MANSFIELD - Mansfield University's Council of Trustees heard the results Wednesday of a survey taken of first-year, first-time freshmen that left them concerned.
The information, presented by Associate Directors for Student Life Ruth Hermansen and Andee Dunham, showed as many as one-third of those surveyed would not recommend the university to others looking for a higher education.
Working with the MAP-Works, an $18,000-per-year software program that provides extensive data from participating students, the two women said that though the news was "concerning" it wasn't insurmountable in the quest to retain students.
That quest is the university's highest priority, said outgoing interim President Allan Golden, attending his final trustees meeting.
"Retention is especially critical to Mansfield, and part of it is MAP-Works, which stands for Making Achievement Possible. How do you keep them here to complete their studies and graduate?" he said.
According to Hermansen and Dunham, the 100-question survey was distributed to 592 students of the incoming freshman class on Sept. 20. They had until Oct. 11 to compete and return it, and the return rate was 94 percent.
The average return rate for other four-year universities is 74 percent.
According to Hermansen, involving different constituents made the difference in the return rate, as well as "constantly reminding them," and offering incentives such as gift cards to local stores and the campus bookstore.
About 60 percent of those completing the survey were female, and 40 percent male, Hermansen said.
Most intend to complete a degree program, but not here, she added.
"Though 88 percent intend to comeback to MU for spring term, only 75 percent intend to come back for the next academic year. About 71 percent intend to transfer to another college, eventually to complete their degrees," she added.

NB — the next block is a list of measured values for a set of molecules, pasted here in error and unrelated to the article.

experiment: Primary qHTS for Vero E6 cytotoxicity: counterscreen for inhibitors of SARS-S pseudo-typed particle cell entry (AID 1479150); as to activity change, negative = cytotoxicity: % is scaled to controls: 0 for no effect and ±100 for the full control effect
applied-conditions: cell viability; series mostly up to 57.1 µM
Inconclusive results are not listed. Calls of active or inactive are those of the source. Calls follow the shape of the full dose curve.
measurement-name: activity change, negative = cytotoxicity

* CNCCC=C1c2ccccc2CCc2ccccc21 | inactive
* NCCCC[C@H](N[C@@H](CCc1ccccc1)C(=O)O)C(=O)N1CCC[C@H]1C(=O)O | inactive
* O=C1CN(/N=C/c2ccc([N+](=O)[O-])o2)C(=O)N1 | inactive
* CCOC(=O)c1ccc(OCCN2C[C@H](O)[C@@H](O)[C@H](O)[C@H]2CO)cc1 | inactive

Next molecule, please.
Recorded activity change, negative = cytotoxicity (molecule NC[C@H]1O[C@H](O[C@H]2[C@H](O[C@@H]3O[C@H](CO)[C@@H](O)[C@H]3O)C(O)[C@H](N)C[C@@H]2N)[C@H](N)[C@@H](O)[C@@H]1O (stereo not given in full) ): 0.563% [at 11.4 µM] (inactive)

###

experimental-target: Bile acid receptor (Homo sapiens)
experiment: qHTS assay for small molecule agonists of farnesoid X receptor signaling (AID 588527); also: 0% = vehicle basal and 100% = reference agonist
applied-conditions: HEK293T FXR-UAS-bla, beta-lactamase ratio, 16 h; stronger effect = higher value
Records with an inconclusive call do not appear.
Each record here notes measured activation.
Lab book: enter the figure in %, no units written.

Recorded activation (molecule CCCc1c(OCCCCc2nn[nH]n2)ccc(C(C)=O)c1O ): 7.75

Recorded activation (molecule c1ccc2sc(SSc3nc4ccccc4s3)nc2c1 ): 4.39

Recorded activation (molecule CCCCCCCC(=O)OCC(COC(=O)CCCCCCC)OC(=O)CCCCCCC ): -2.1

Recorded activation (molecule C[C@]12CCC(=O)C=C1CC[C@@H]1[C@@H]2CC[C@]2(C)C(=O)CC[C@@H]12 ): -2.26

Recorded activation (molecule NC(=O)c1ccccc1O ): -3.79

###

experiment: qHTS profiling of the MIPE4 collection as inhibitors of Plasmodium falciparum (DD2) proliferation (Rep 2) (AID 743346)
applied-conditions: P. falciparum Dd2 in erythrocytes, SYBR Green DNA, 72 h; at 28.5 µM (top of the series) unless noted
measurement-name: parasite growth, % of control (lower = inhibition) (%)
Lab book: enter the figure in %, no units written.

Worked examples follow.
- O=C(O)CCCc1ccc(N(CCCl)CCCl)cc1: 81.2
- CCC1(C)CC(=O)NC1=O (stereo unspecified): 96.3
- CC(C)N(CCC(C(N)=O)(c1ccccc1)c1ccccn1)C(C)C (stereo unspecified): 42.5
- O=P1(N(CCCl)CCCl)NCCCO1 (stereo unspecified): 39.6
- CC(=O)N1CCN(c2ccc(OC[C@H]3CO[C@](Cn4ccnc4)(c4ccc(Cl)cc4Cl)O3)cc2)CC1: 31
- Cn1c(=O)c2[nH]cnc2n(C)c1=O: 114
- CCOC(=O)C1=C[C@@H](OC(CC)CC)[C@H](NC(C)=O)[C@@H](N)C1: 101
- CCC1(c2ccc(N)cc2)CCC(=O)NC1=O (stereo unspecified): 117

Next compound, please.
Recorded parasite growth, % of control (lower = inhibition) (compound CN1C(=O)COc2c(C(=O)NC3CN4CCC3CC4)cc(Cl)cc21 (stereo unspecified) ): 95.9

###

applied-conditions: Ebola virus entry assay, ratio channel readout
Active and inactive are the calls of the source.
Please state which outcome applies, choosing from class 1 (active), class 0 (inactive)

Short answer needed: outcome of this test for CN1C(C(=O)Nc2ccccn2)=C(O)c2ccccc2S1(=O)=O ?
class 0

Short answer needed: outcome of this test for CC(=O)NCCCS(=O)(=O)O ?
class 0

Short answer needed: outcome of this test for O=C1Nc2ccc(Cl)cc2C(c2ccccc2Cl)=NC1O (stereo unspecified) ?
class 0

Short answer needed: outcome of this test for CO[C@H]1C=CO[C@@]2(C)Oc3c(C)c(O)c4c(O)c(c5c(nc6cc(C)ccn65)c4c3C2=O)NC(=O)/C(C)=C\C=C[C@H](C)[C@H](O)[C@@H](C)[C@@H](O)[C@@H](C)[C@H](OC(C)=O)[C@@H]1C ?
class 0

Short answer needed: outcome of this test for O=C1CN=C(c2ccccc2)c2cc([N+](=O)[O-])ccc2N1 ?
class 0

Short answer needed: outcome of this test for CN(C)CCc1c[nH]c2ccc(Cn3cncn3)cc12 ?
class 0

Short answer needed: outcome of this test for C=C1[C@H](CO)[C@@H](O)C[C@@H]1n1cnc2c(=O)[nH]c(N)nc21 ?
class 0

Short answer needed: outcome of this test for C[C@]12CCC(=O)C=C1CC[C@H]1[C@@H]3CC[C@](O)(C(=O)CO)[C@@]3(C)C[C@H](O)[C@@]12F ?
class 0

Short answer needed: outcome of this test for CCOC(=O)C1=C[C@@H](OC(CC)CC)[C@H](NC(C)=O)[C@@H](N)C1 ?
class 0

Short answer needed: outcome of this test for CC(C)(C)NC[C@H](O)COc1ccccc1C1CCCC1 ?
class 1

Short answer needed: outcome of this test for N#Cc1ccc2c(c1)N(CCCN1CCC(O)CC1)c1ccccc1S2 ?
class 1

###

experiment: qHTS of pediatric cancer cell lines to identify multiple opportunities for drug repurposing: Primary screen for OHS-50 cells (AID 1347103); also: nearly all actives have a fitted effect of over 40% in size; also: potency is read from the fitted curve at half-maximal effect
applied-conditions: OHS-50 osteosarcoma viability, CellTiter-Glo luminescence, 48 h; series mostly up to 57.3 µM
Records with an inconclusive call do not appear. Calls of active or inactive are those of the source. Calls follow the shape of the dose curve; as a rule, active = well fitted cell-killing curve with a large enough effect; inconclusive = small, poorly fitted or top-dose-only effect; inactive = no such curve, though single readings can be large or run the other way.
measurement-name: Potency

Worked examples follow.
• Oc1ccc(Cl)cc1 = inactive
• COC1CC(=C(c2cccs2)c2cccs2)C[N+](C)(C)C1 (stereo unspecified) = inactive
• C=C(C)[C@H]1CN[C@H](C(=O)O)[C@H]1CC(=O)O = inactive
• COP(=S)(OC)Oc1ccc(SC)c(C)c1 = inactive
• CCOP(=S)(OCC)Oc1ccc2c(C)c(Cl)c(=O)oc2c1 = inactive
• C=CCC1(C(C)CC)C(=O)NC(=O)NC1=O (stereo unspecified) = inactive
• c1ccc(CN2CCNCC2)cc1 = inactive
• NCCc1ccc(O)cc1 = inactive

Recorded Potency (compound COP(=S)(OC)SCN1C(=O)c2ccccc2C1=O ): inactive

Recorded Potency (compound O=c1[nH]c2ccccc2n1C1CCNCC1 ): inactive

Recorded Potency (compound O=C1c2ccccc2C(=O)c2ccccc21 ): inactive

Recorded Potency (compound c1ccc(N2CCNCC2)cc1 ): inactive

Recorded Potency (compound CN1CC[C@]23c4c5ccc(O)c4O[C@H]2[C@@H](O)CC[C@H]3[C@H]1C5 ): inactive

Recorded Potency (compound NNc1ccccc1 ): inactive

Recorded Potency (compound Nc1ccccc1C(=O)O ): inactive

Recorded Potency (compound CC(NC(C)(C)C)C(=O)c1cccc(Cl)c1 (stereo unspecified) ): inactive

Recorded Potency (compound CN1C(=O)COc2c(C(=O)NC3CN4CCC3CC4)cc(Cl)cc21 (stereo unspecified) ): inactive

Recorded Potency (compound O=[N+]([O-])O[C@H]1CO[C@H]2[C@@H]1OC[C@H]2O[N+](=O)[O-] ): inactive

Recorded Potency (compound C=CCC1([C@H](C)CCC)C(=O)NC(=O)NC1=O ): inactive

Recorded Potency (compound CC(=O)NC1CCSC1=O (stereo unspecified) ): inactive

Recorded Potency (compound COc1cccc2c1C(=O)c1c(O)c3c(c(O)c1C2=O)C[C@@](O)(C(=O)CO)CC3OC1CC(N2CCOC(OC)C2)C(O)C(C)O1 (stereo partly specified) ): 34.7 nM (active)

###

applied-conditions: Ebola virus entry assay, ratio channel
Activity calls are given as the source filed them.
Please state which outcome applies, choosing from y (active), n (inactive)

"A lot of them express concern about finances, but few of them have jobs, and they complained there were not enough work-study provisions," she said.
Of the things they liked about the university, students said, is the freedom, new experiences, people, education and small class size.
The most common answers to what they like least included missing family and friends, the food, walking too much, too much work and nothing to do, but 60 percent said they do not intend to get involved in any extra-curricular activities such as the school's marching band.
"Only 29 percent feel they sleep enough and only 34 percent think they exercise the amount of time needed to remain healthy," Hermansen added.
About half of those surveyed are taking five or more courses and expressed they are struggling in one or two classes.
About 64 percent said they were struggling moderately and 66 percent of them said they have not talked with their professors about it.
About 90 percent have decided what their major or program will be, but 54 percent say they are experiencing stress in choosing a major/program.
About half had deficient grads or below at mid-term, she added, with 60 percent at low risk of leaving and 22 at high risk.
"After mid-term grades came out, the high and very high at risk more than doubled to 31 percent," she said.
Dr. Peter Keller, provost and vice president for Academic Affairs, said the National Survey of Student Engagement would be conducted in the spring, but it will not be as comprehensive as the MAP-Works survey.
"It is being done with all PASSHE students this year," he said. "Each survey takes a huge amount of effort to get the students to actually take. If we can improve our ability to act on this data, it will help," he added.
According to Dunham, each student has been contacted and receives direction on where to go for help with their particular needs.
Dr. Chris Bridges, associate vice president for student affairs and dean of students, noted the problems are "not all unique to Mansfield, and 94 percent return is great. This is good information, but we need to do a secondary survey."
Trustee members agreed.
In other business, the trustees presented Golden with a resolution of appreciation for his hard work and dedication to the university during his one-year tenure as interim president, acknowledging his efforts to propel the new residence halls into existence and his persistence in getting the Marcellus Institute created.
The trustees' next meeting is scheduled for March 27.